French authors Pierre Ballester and David Walsh, co-authors of the controversial book LA Confidentiel, are set to release a follow-up to that book on Thursday, called LA Official: the anatomy of a scandal. In this book, the two renew their accusations that Lance Armstrong used performance enhancing drugs to win the Tour de France seven times.
"Beyond the web of deception that Lance Armstrong spun around his image," reads a statement from the authors, "one has to ask questions about the serious repercussions of this tactic. After the disturbing revelation of a blood-doping network in Spain and the shameful Floyd Landis episode, does elite cycling retain any crumbs of credibility?"
The new book is centred around the battle between Armstrong and the Texas-based insurance company, SCA. Armstrong has repeatedly denied taking any banned substances, and successfully argued this in a 2005 legal dispute SCA, who had promised him $5 million if he won his sixth Tour de France in 2004. The company tried to deny the pay-out on grounds that Armstrong had used performance enhancing drugs to win.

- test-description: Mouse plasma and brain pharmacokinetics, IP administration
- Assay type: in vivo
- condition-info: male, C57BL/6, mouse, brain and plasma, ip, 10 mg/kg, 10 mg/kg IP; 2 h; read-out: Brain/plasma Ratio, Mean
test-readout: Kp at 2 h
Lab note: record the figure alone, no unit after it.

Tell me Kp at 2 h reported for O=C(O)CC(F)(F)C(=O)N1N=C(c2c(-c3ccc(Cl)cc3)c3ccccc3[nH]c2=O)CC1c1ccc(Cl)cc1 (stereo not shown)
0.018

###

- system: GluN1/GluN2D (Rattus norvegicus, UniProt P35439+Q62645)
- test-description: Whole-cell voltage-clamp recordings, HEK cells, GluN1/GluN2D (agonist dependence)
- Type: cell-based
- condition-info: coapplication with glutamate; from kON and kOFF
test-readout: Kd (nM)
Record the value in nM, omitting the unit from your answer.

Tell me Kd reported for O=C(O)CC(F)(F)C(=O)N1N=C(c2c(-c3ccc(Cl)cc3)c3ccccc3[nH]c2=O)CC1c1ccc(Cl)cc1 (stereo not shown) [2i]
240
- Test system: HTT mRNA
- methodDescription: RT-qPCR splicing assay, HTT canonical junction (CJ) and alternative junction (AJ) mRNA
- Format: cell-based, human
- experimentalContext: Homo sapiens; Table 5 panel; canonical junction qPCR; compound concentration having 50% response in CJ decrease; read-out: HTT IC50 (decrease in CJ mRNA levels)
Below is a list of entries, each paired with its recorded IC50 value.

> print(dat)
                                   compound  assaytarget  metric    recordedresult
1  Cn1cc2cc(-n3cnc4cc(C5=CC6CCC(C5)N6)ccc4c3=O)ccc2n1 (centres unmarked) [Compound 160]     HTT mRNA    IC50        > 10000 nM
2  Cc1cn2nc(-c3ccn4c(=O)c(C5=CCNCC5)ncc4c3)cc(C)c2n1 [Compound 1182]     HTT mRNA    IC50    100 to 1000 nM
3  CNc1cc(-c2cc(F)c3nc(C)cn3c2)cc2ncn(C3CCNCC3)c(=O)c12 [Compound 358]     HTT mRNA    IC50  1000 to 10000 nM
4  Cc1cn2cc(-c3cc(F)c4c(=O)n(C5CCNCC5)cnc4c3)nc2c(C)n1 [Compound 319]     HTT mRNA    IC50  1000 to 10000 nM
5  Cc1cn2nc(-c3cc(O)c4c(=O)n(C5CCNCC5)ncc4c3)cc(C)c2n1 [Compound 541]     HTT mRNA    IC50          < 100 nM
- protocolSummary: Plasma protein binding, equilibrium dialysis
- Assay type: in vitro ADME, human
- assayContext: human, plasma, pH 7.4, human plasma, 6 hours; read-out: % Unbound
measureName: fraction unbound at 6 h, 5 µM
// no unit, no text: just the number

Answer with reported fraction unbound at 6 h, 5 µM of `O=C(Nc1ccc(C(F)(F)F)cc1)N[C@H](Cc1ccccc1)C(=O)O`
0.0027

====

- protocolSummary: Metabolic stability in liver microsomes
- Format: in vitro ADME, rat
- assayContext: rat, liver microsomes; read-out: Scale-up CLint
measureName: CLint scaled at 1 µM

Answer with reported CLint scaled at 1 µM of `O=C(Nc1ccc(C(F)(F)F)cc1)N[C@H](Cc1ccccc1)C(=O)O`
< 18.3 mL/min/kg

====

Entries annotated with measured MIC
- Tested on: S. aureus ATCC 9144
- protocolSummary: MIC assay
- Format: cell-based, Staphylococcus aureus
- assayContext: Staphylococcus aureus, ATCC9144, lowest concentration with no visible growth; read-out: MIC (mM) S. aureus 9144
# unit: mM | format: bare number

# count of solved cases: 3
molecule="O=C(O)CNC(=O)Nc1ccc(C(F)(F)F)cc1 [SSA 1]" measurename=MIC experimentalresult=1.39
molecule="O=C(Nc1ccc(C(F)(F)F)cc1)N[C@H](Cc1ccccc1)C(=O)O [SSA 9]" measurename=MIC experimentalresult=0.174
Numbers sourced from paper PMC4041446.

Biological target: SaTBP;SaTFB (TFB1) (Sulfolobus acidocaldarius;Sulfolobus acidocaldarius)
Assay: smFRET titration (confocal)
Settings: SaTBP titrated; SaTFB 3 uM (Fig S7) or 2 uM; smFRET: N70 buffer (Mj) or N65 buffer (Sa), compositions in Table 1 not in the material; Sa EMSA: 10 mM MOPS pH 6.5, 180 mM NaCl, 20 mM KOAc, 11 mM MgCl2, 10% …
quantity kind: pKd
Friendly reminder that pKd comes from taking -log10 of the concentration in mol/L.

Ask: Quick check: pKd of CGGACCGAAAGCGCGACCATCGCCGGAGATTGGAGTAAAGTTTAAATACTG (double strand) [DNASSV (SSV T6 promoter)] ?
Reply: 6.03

Armstrong responded to the announcement, calling the book a "false string of sensational, untrue and fabricated allegations," and said it "will be no different than the first - a sensationalized attempt to cash in on my name and sully my reputation." Armstrong, who, despite having retired from the sport, continues to find himself defending his reputation, said "I raced clean. I won clean. I am the most tested athlete in the history of sports. I have defended myself and won every court case to prove I was clean. Yet another French book with baseless, sensational and rejected allegations will not overcome the truth."